Ending a hit series, especially after a long, successful run is never an easy thing to do. You can soar in the brilliant way that shows like MASH or Newhart have (the former with the emotionally raw end of the Korean War and the doctors of the 4077th going their separate ways; the latter suggesting the entire series was a figment of Bob Newhart’s character’s imagination from his previous series); disappoint as Seinfeld and Smallville did (Jerry and the gang end up in jail as a result of their not caring for others; Clark Kent reveals himself as Superman in such a way that viewers asked, “We waited 10 years for that?”); or confusing (The Sopranos, whose abrupt cut to black had millions wondering, “Did the cable just go out?”). Well, now it’s The Big Bang Theory‘s turn.

Fans are wondering exactly how they’re going to bring the show to a close after 12 seasons, but Jim Parsons, Kaley Cuoco, and Johnny Galecki have their own thought — which just happens to be the same one — which they shared with Entertainment Weekly.

Jim comes right out and says it: “The elevator. Definitely. That’s one of my wishes for the final episode, that the elevator gets fixed, at least for a minute, and then we get stuck in it.”

big-bang-theory-elevator
(Photo Credit: Warner Bros)

Sounds good to Kaley, who responds, “It would be a great show ending for me.”

Johnny, while in agreement about the elevator, is more concerned that there be a number of emotional moments for the entire cast, because, as he says, “None of us are going to be able to keep from crying during the last taping. We’ve got to justify it in the writing somehow.”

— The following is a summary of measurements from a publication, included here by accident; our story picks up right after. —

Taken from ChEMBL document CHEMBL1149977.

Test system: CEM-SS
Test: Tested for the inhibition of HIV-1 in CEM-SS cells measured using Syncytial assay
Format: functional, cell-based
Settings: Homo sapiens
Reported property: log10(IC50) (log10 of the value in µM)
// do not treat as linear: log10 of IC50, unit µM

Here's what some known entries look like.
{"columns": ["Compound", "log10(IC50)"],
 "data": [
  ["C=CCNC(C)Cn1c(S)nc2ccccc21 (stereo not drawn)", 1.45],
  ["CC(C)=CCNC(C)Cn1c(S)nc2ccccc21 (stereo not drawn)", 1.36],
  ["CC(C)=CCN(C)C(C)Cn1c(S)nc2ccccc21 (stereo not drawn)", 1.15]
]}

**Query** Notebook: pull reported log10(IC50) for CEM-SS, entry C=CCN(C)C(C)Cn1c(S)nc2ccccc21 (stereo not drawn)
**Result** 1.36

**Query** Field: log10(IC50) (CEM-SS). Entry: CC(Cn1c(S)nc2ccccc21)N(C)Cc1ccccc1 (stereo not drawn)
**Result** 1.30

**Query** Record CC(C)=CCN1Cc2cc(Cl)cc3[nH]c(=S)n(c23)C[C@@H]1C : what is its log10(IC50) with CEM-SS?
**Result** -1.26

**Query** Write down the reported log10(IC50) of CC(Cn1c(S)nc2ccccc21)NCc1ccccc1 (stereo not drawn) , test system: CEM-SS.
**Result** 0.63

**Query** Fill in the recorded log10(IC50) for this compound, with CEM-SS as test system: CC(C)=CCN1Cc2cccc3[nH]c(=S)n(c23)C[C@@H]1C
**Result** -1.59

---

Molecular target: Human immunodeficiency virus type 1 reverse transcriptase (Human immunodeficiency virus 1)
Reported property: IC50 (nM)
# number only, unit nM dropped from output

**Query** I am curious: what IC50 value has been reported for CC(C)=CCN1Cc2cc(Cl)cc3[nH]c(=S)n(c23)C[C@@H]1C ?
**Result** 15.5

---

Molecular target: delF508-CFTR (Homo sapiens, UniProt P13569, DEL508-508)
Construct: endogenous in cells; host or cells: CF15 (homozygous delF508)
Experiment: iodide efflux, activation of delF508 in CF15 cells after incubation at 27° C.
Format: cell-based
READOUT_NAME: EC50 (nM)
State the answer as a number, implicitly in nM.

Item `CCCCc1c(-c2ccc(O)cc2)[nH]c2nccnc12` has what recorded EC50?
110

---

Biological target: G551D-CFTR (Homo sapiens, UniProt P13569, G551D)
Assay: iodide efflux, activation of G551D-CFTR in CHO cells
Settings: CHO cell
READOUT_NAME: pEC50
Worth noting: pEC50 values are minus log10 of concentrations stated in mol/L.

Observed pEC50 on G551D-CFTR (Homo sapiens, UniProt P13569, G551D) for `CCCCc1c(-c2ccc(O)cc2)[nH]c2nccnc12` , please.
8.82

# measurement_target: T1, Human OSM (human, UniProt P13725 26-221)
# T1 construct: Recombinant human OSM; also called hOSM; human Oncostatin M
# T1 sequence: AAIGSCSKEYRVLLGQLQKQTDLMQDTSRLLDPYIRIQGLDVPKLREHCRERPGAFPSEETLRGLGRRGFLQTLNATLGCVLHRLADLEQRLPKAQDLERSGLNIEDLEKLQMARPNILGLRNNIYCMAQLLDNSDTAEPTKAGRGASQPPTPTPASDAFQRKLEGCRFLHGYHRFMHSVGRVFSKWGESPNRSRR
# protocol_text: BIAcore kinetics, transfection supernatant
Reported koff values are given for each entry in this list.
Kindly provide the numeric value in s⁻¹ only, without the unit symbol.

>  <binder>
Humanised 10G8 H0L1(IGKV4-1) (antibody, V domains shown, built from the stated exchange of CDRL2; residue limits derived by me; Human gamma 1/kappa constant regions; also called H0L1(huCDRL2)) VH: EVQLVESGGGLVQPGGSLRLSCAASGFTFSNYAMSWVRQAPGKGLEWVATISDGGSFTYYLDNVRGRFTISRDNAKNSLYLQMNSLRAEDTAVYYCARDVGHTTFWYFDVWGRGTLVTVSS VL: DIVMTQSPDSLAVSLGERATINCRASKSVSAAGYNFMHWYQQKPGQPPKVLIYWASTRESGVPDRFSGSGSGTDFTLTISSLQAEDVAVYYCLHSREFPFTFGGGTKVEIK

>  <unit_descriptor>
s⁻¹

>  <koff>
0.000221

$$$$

We’ve known pretty much from the beginning of this season that this would be the show’s last year, with CBS making the announcement in late August. Shortly thereafter came word that the reason the show was ending is that Jim Parsons was ready to move on (though one assumes he’ll still be narrating Young Sheldon). There had been rumblings of a possible BBT spinoff, but nothing has come out of that (at least not yet).

The only thing that executive producer Steve Holland says about the finale is, “Everyone has such specific ideas about what they think the end of the show should be. We know what we are driving towards and where we want to land.”

And, naturally, he’s not saying a word.